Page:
Hello John and Karen, I so enjoyed your post. Having a positive attitude is one of the most important gifts a person can give themselves and all those around them. I have not watched TV for months just for that reason. All the shows are either reality which is not real at all or just put downs to try for the biggest laugh. Our country will recover from this and move into the other extreme just like it always does. The situation you described in your post gives us hope and enlightens us about real people and how we are all willing to help out. I wanted to tell you I just finished watching Quartet and absolutely loved it. The music was wonderful and the actors were all perfect in their roles. Wanted to say thank you for mentioning it to me. Loved the poem and stay among The Wonderful People.



    • johnpersico
      Jul 03, 2013 @ 02:47:40

      What wonderful comments Peggy. You are such an inspiring person. I hope we can get to know each other better over the next few years. I treasure our day together when I met you at the monastery. John



    • johnpersico
      Jul 05, 2013 @ 13:20:13

      Thanks Peggy, its always fun to find a good movie that is not one of the “hyped” ones that most often grace our movie and TV screens. Those little gems with good acting, good characterizations, good story and interesting plot. Not just a bunch of shoot-outs and chase scenes. I wonder how much time and money goes into shoot outs and chase scenes each year? I bet it would be billions. Have a great summer. John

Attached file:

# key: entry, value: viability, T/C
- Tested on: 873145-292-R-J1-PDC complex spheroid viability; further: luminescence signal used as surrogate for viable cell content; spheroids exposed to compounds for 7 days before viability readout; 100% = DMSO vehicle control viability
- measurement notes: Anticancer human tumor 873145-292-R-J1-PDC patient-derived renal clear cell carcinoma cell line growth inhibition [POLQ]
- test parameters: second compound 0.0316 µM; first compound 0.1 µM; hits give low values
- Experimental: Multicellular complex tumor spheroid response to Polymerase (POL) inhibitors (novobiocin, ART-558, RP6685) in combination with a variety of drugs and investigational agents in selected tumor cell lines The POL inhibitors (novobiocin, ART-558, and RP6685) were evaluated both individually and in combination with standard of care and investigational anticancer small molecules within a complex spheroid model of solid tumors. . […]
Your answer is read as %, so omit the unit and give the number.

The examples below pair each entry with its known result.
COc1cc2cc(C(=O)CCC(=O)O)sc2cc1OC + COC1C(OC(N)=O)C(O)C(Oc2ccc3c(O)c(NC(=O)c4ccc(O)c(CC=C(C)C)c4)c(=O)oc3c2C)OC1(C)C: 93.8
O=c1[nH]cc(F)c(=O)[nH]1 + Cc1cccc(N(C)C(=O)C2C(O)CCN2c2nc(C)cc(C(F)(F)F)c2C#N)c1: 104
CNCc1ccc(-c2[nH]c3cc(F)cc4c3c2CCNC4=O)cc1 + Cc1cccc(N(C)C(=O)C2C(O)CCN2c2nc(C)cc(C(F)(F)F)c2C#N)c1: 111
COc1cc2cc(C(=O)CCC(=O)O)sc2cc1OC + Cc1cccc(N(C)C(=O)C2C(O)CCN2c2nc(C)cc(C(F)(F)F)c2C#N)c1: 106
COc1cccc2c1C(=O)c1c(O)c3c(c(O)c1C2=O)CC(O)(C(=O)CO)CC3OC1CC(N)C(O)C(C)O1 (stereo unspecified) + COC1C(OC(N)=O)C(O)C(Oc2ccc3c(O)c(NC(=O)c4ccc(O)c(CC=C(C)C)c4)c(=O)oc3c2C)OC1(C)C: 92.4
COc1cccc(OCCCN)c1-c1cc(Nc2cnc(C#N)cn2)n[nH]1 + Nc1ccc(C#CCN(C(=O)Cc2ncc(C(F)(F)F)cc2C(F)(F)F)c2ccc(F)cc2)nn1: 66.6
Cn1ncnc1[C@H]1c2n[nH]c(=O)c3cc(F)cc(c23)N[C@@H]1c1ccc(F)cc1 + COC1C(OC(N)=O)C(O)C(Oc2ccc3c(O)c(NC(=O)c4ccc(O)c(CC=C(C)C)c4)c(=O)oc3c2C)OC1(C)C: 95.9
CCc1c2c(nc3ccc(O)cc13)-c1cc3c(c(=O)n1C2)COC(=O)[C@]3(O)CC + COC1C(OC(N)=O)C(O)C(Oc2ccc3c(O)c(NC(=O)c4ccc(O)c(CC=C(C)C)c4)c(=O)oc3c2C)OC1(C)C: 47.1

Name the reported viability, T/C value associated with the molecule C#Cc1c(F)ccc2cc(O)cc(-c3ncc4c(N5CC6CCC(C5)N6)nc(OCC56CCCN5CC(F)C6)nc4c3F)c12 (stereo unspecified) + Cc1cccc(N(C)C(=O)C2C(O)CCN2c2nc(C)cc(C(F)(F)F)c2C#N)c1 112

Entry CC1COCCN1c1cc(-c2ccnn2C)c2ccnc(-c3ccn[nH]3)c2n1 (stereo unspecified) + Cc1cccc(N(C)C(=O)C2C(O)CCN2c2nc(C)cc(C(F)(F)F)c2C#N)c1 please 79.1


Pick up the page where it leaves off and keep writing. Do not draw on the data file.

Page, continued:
2. Alannah
    Mar 07, 2014 @ 17:20:16

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  3. jeanine
    Oct 19, 2017 @ 09:21:57

    I was just going back over some of your blogs I missed along life’s way. I was happy to choose this one to read today. I agree that the media and all avenues of broadcasting in the world are totally slanted toward the evil and dark doings of mankind. It was good to see your belief that 99.9% of people are basically good and honest. I too believe in the goodness of people, and make a vow to turn off the negative feelings we hear about the world and to remember that this is such a minute percentage. I always said a, “Good News”, newspaper might be nice to read, but I doubt that it would have much popularity since it is sensationalism that sells, and that means the bad news reports of mass killings, serial rapists and all evil doings will arouse the curiosity of more people. Perhaps because the later is in such a small percentage, people are trying to wrap their minds around how such things could happen because the vast majority is so removed from even contemplating such acts of violence.